Local farmers say tariffs mixed with drought are hurting bottom line

North Texas farmers say tariffs are hitting at the worst possible time.

Escalating trade tensions between the U.S. and China have hit farmers especially hard.

The Trump administration is working on a taxpayer-funded bailout. But with a drought in North Texas, farmers are calling it nothing more than a Band-Aid.

The bailout package announced this week is something many local farmers will readily accept. But one farmer said he would rather not take the handout and instead wants to be able to farm freely.

At Calvert Farms in Ellis County, work is underway for the upcoming corn harvest.

For farmer Lee Calvert, picking corn will begin under the worst of circumstances.

“It’s kind of a perfect storm for a bad situation for a lot of farmers,” he said.

Calvert says amidst a years- long decline in corn prices, decisions made in Washington are dropping prices further.

“That, combined with the additional drop in price after the tariffs, it's really bad timing for a trade war right now,” he said.

It’s bad timing made worse because North Texas is also in a drought.

Touring Iowa on Thursday, President Donald Trump tried to calm fears from farmers across the country feeling the impact of tariffs. He angled that the tariffs will help level the playing field globally.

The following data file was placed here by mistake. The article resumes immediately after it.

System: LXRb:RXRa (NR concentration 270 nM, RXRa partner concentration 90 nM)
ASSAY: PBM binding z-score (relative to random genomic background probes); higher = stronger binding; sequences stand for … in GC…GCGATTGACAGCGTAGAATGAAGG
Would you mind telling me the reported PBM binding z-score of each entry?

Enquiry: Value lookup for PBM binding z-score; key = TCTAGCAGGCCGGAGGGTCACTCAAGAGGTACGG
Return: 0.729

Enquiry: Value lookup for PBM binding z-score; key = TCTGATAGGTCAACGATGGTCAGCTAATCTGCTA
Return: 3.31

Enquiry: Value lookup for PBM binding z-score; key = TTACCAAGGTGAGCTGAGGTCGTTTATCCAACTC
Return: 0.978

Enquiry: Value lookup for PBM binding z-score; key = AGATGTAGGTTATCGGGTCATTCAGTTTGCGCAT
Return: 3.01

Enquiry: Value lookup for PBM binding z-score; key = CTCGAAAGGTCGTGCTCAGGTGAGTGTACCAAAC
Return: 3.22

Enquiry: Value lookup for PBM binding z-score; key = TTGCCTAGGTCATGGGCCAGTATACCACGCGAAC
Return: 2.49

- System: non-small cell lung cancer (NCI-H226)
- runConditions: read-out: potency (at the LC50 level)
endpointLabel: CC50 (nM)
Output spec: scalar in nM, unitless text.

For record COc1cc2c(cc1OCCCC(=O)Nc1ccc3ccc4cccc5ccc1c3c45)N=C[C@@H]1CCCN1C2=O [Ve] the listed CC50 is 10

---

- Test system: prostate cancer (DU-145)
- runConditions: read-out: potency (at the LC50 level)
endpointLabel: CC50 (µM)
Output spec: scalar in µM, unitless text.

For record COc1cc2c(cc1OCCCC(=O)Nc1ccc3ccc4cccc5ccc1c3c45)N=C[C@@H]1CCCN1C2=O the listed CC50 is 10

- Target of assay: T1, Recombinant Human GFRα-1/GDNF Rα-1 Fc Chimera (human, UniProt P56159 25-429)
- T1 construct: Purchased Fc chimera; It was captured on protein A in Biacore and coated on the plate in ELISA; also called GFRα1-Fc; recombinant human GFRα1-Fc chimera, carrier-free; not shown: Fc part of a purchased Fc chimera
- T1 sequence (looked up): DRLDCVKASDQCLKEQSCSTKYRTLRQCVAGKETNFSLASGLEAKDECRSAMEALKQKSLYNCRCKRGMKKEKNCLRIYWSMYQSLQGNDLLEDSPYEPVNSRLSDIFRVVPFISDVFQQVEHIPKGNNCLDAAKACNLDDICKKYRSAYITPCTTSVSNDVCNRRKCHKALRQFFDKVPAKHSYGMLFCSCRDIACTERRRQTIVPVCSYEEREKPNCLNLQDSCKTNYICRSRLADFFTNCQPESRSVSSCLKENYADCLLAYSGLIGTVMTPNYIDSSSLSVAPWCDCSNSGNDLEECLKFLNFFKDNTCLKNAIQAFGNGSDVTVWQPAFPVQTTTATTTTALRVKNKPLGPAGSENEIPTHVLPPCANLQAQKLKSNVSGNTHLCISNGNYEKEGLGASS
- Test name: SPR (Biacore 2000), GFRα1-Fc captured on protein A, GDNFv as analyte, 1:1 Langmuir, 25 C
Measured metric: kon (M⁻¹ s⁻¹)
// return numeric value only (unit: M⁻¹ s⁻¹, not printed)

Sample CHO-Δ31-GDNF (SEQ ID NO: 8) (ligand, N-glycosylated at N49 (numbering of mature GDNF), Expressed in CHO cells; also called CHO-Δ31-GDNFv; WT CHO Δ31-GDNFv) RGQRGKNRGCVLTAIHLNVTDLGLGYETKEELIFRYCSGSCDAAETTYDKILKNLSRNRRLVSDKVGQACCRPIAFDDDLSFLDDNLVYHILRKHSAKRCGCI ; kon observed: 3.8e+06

“When you have a country that's charging you fifty percent tariffs, and we charge them nothing, and then I raise it to fifty percent, and then we have politicians in Washington say we are stopping free trade. Bo, no.  They stopped it when they put on the fifty percent,” the president said.

In the meantime, the Department of Agriculture plans to roll out a $12 billion aid package to help farmers who have been hurt due to tariffs.

Calvert has supported the president. He says he's still hopeful in the long run tariffs will be a wise move and open up new markets for them. He just doesn't know if some small local farmers will make it through.

“A lot of us aren't, unfortunately. I hope I do,” Calvert said. “We'll know at the end of the year when I go talk to my banker.”

This week, the American Soybean Association put out a statement saying that the bailout provides only short-term assistance for farmers. It called for a longer term strategy to fix the issue, including removing "harmful" tariffs.